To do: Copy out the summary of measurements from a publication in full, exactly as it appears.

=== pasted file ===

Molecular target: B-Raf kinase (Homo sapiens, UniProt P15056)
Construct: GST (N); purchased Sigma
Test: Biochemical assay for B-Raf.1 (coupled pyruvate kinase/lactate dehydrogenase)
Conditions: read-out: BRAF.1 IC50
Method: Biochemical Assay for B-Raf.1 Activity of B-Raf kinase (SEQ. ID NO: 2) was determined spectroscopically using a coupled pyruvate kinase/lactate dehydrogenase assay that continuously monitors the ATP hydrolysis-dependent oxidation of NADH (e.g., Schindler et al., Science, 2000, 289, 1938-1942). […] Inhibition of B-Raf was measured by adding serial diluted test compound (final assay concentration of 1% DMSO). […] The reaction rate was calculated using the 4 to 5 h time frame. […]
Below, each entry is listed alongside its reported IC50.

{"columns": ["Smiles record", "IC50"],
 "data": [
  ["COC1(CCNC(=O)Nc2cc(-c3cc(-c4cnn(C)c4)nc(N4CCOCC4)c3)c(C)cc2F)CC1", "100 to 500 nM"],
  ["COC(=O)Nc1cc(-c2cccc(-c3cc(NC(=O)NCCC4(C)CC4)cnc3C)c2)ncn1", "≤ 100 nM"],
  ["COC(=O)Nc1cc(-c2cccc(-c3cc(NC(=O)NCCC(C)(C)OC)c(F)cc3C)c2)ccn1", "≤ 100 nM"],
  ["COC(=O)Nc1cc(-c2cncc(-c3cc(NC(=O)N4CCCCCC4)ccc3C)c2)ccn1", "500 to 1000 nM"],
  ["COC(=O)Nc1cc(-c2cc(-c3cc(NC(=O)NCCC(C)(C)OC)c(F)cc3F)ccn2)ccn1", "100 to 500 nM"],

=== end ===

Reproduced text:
Molecular target: B-Raf kinase (Homo sapiens, UniProt P15056)
Construct: GST (N); purchased Sigma
Test: Biochemical assay for B-Raf.1 (coupled pyruvate kinase/lactate dehydrogenase)
Conditions: read-out: BRAF.1 IC50
Method: Biochemical Assay for B-Raf.1 Activity of B-Raf kinase (SEQ. ID NO: 2) was determined spectroscopically using a coupled pyruvate kinase/lactate dehydrogenase assay that continuously monitors the ATP hydrolysis-dependent oxidation of NADH (e.g., Schindler et al., Science, 2000, 289, 1938-1942). […] Inhibition of B-Raf was measured by adding serial diluted test compound (final assay concentration of 1% DMSO). […] The reaction rate was calculated using the 4 to 5 h time frame. […]
Below, each entry is listed alongside its reported IC50.

{"columns": ["Smiles record", "IC50"],
 "data": [
  ["COC1(CCNC(=O)Nc2cc(-c3cc(-c4cnn(C)c4)nc(N4CCOCC4)c3)c(C)cc2F)CC1", "100 to 500 nM"],
  ["COC(=O)Nc1cc(-c2cccc(-c3cc(NC(=O)NCCC4(C)CC4)cnc3C)c2)ncn1", "≤ 100 nM"],
  ["COC(=O)Nc1cc(-c2cccc(-c3cc(NC(=O)NCCC(C)(C)OC)c(F)cc3C)c2)ccn1", "≤ 100 nM"],
  ["COC(=O)Nc1cc(-c2cncc(-c3cc(NC(=O)N4CCCCCC4)ccc3C)c2)ccn1", "500 to 1000 nM"],
  ["COC(=O)Nc1cc(-c2cc(-c3cc(NC(=O)NCCC(C)(C)OC)c(F)cc3F)ccn2)ccn1", "100 to 500 nM"],